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Three young and very talented acts make up this edition’s New Releases column. All are easily in their 20s and all show impressive skill.

Crystal Brandt and the River ‘Light it Up’

Crystal Brandt and the River’s new CD, “Light It Up,” is a refreshing romp through the ravages of love.

From the very opening song, “Anthem,” Brandt’s voice stands out like a candle in the night. Recorded in Park Hall, I have to say I was very impressed with Brandt’s songwriting (she penned each of the 10 songs). The arrangements, compiled by her band “The River,” really embellish the songs well. The drums accent her lyrics right on time. The guitar work and bass are very smooth and succinct. It is evident we are dealing with extremely competent players here. That clearly comes to the front on “Send it Out,” the second song on the project.

“Only for Show” starts out as a slow, easygoing melody that quickly ramps up into a sassy butt-kicker.

One of the nicer compositions on the project is the title cut, “Light It Up.” This song seems to bring out the best in Brandt’s voice. A sort of slow country-like melody, this song showcases her vocal talent to its husky fullness. The lyrics are exceptional. This song would be right at home on the radio.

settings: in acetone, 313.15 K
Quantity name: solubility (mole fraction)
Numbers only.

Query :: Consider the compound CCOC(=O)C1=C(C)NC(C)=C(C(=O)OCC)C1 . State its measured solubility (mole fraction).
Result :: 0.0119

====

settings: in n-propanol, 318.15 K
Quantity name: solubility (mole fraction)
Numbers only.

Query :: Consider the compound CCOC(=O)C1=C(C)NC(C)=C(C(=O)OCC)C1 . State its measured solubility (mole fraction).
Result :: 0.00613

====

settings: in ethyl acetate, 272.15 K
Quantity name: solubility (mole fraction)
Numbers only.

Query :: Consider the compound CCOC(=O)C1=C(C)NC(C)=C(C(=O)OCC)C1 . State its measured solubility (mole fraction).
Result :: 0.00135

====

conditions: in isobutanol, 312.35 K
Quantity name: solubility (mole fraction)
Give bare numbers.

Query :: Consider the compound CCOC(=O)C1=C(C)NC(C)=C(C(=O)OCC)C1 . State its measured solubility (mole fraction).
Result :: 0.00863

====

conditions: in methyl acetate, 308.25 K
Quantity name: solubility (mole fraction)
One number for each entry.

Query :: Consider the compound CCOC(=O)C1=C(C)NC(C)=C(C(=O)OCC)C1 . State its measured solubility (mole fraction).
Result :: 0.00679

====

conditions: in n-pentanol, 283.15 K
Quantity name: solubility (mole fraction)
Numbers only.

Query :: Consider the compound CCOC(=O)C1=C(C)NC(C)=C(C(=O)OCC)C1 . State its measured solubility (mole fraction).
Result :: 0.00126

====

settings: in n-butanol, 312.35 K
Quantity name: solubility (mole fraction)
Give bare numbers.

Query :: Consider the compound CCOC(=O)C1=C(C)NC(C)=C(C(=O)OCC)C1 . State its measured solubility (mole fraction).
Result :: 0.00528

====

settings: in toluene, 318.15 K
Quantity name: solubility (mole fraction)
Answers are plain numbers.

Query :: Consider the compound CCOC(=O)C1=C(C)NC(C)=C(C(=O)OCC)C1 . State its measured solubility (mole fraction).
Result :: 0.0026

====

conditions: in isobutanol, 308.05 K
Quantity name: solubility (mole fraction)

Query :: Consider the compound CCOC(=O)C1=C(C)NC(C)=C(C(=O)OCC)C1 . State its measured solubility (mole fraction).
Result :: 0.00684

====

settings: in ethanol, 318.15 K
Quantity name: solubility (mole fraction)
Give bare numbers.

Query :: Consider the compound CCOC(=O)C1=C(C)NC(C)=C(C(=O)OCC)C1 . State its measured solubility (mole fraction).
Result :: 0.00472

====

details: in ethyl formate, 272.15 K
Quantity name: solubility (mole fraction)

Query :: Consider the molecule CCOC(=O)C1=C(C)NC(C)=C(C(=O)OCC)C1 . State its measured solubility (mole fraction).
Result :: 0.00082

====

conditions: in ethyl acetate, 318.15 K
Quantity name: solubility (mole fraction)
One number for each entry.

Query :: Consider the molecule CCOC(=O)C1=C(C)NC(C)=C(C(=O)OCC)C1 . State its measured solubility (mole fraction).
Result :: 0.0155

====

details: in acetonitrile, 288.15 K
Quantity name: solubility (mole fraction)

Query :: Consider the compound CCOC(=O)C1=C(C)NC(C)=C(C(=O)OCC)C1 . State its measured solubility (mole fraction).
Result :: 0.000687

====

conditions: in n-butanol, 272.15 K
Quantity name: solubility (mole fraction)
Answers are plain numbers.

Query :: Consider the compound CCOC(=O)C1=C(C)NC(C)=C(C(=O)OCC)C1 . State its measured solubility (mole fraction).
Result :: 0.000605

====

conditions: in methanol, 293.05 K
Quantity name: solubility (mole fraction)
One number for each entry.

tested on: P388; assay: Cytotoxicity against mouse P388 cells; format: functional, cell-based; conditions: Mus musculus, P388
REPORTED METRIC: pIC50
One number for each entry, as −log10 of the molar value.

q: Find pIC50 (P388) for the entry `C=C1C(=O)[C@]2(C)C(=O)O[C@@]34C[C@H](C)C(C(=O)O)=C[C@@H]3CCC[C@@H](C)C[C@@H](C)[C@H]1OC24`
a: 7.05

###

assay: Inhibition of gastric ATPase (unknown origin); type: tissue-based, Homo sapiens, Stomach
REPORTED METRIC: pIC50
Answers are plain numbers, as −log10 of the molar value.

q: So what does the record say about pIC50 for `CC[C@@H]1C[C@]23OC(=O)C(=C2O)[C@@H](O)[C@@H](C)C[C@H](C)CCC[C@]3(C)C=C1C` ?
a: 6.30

So many projects that come into my office, unfortunately, you can say that many of the songs sound the same. That’s one thing I can’t say about this album. Each song has its own distinct melody and they are all very different. This is also one of those CDs I had to listen to a couple of times before it grabbed me. But when it did, I was hooked. I really like these songs a lot.

“Like A Haze” is one of those that stays in your head long after you hear it. The arrangement is quite nice. This tune is just about my favorite song on the project. I like the way Brandt adds her own harmony background vocals. They really make the song more complete. Great job.

“Calling All Contacts” is fun, but “Two Door Coupe” is even more so. The more I listened to this album, the more impressed I was with the arrangements. They’re clean, concise and engineered extremely well.